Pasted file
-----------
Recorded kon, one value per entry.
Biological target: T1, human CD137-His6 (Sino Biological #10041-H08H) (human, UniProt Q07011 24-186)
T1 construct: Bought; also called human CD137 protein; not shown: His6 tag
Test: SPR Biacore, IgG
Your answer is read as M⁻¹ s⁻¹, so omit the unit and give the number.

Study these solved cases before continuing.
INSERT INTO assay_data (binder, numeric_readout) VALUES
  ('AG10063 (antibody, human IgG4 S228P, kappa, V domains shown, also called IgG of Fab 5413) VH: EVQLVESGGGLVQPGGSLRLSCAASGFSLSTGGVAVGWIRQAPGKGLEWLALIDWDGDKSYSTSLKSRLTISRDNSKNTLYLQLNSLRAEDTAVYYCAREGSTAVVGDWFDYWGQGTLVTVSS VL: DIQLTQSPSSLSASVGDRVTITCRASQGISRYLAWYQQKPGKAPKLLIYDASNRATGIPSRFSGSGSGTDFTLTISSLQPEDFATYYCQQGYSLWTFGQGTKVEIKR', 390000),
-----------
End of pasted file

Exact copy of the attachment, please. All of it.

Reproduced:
Recorded kon, one value per entry.
Biological target: T1, human CD137-His6 (Sino Biological #10041-H08H) (human, UniProt Q07011 24-186)
T1 construct: Bought; also called human CD137 protein; not shown: His6 tag
Test: SPR Biacore, IgG
Your answer is read as M⁻¹ s⁻¹, so omit the unit and give the number.

Study these solved cases before continuing.
INSERT INTO assay_data (binder, numeric_readout) VALUES
  ('AG10063 (antibody, human IgG4 S228P, kappa, V domains shown, also called IgG of Fab 5413) VH: EVQLVESGGGLVQPGGSLRLSCAASGFSLSTGGVAVGWIRQAPGKGLEWLALIDWDGDKSYSTSLKSRLTISRDNSKNTLYLQLNSLRAEDTAVYYCAREGSTAVVGDWFDYWGQGTLVTVSS VL: DIQLTQSPSSLSASVGDRVTITCRASQGISRYLAWYQQKPGKAPKLLIYDASNRATGIPSRFSGSGSGTDFTLTISSLQPEDFATYYCQQGYSLWTFGQGTKVEIKR', 390000),